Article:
Palestinian children sit in front of their home in Al-Moghraqa in Gaza. NGOs say that the humanitarian situation in Gaza is at its worst point since 1967 [GALLO/GETTY]

Alarmed by the recent Israeli incursion into Gaza and the continuing socio-economic deterioration of the occupied territories, several NGOs have launched crisis intervention programmes for traumatised Palestinian children.

Marwan Diab, a psychologist from the Gaza Community Health Programme (GCHP), says the youngest generation of Palestinians is in need of immediate assistance.

"A generation of Palestinian children face the danger of being psychologically damaged beyond repair unless there is sufficient urgent psychological intervention and an improvement in the political, social and economic conditions in the Gaza Strip," he said.

Among those who need help is Muhammad Ayman, a teenager who said he watched close friend Muhammed Shreitih bleed to death after being shot in the head by an Israeli settler.

Nightmares

Palestinians inspect the destruction to their
homes after Israel pulled out of Gaza [GETTY]

"I can't sleep at night, I'm having nightmares, I wake up covered in sweat and see Muhammed's face in a pool of blood," Ayman told Al Jazeera.

Friend Fahdi Nawaf, who said he also saw Shreitih die a few weeks ago, added, "I don't feel like leaving home, I'm scared even to go to school and when I force myself to go to class I can't concentrate."

Nawaf, Ayman and Shreitih, all 18 years old, come from the West Bank village of Al-Mazra'a Al-Qiliya near Ramallah.

Nawaf and Ayman said a settler from the adjacent Israeli settlement of Telmond killed Shreitih while the teens participated in a peaceful march to protest the large number of casualties following Israel's recent military incursion into Gaza.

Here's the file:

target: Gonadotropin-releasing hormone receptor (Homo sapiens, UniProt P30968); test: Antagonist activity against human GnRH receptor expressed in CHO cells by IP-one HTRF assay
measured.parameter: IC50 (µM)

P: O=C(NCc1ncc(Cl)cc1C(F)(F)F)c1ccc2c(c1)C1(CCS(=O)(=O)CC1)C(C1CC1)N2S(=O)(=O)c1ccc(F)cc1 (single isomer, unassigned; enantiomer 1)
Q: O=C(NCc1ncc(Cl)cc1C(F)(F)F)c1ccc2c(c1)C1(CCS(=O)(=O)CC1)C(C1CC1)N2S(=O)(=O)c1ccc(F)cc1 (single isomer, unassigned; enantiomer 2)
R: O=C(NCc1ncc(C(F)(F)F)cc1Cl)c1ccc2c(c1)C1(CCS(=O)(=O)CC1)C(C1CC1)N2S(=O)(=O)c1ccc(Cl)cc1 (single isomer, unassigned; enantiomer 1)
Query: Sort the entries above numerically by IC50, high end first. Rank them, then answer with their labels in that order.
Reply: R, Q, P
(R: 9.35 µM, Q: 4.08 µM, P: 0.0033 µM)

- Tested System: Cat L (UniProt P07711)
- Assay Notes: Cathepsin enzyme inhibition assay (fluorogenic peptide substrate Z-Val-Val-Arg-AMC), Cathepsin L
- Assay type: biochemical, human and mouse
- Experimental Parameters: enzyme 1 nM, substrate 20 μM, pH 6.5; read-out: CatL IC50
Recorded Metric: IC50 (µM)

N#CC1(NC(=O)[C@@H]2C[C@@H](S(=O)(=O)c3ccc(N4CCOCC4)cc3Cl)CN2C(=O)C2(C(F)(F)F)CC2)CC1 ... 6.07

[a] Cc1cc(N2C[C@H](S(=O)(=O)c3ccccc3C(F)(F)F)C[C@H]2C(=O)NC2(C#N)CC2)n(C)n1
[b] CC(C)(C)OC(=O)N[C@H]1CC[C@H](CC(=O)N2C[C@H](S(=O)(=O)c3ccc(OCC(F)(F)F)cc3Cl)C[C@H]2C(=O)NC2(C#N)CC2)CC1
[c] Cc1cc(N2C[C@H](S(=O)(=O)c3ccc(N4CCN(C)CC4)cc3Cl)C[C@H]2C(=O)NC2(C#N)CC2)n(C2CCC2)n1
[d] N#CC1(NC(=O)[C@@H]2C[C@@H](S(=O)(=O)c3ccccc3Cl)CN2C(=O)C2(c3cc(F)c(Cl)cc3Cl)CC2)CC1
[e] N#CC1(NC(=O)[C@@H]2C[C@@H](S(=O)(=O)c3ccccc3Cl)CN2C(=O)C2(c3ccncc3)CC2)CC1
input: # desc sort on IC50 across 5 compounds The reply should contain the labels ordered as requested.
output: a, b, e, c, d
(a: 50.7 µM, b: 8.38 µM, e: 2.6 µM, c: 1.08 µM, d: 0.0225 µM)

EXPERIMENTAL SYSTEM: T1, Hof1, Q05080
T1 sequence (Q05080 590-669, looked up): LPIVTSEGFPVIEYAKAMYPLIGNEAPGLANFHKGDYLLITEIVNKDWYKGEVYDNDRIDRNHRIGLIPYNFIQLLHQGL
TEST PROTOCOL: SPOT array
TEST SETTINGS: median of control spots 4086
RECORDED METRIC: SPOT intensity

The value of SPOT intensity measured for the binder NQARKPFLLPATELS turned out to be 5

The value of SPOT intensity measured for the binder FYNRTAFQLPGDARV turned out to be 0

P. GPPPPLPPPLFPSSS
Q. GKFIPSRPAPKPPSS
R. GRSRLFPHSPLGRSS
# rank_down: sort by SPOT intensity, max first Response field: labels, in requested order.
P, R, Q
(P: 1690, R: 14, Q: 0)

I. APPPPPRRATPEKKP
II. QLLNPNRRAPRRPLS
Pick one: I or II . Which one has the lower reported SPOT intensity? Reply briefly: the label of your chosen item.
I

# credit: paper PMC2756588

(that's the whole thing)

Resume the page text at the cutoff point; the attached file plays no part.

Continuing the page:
"The settler started shooting towards us before we even reached the settlement. He got out of the bus and came towards us and shot from 50 meters away," Ayman said.

But Israeli police spokesman Mickey Rosenfeld said that the settler had been forced to open fire after his life was endangered by stone-throwers.

Fear, anger and violence

Shreitih was one of approximately 140 Palestinians who died during the recent Gaza incursion and in the protests that erupted afterwards.

Israeli human rights organisation B'Tselem released a statement saying that more than half of those killed were non-combatants, including many children. 

However, Gabi Ashkenazi, chief of staff for the Israeli military, released a counter-statement saying that about 90 percent of those killed were armed militants. 

Regardless of the disputed toll, "the number of children being diagnosed with symptoms of Post Traumatic Stress Disorder (PTSD) including bedwetting, nightmares, fear and clinging behavior has risen sharply," Diab told Al Jazeera, adding that the GCHP has relaunched its crisis intervention team to address these problems.

Domestic violence is also on the rise, he said, as is increasingly aggressive behaviour of children towards each other.

"I feel such anger towards that settler who shot Muhammad dead," Ayman said. "He shot him for no justifiable reason."